Rainfall deluged Oahu, causing island-wide power outages,
closing roads and slowing traffic.
Photo by George F. Lee, Star-Bulletin
The Honolulu Fire Department's Alarm Bureau was besieged with calls of flooding in Kapolei, Waipahu, Aiea and Moanalua.
Callers reported manhole covers flying off and water shooting two feet into the air in Waipahu and Pearl City, said firefighter Greg Kekipi.
In Waipahu, a fire truck responding to flooded conditions on Kahuanani and Kahuamoku streets struck a parked motorcycle, but no one was injured.
At Hickam Air Force Base, nonessential workers were sent home yesterday at 2 p.m. because of flooding, said Col. Don Black, director of public affairs for Pacific Air Forces headquarters.
Firefighters were called twice to the Waimalu area after two boys reportedly were swept over a wall and into a culvert. They managed to make it out on their own.
Earlier in the morning, two other boys dove into a drainage canal off Lipoa Place, near Pearl Kai Shopping Center to rescue their puppy and were swept away. But the boys and puppy made it safely back.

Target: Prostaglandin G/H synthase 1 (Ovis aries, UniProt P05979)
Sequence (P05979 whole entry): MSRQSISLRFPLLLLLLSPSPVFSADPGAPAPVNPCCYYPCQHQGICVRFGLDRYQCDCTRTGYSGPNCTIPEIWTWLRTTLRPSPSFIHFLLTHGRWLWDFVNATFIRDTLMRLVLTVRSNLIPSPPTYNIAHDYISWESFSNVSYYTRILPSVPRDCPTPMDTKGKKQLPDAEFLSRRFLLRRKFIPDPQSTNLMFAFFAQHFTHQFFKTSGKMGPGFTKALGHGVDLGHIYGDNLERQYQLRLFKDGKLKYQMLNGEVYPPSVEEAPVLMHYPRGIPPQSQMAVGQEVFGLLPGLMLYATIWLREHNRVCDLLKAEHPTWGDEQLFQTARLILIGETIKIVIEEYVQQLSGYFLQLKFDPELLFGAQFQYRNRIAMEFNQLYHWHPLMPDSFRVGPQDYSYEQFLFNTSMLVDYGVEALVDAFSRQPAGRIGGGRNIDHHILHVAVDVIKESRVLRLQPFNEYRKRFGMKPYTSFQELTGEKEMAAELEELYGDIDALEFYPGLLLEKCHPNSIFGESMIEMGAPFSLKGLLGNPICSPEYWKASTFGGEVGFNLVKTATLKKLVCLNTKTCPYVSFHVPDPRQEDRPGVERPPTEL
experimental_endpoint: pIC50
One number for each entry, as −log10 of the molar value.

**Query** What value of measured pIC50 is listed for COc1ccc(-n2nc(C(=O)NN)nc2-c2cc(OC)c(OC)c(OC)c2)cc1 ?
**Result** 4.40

At the Ewa home of Clint Nagamine,
Kayla and Girlie try to avoid the flood waters.
Photo by Dean Sensui, Star-Bulletin
The computers, she explained, went into a "load shedding" mode as a safety precaution built into the system when generation cannot meet customer demand.
Scattered power outages also affected some of Oceanic Cable's quarter-million customers.
"As far as we can tell, the system is working perfectly," Oceanic spokesman Kit Beuret said yesterday afternoon.
In some neighborhoods, however, the loss of electrical power would also mean the loss of cable, he said.
"Most (cable) outages these days are very localized," Beuret said. "We now have a dedicated fiber to every 500 homes. So if we have an outage, it will affect fewer than 500 homes. Usually within a 500-home neighborhood, there may be one or two signal amplifiers, which are electricity dependent. So you may lose a couple of hundred (homes) if one of those amplifiers goes out."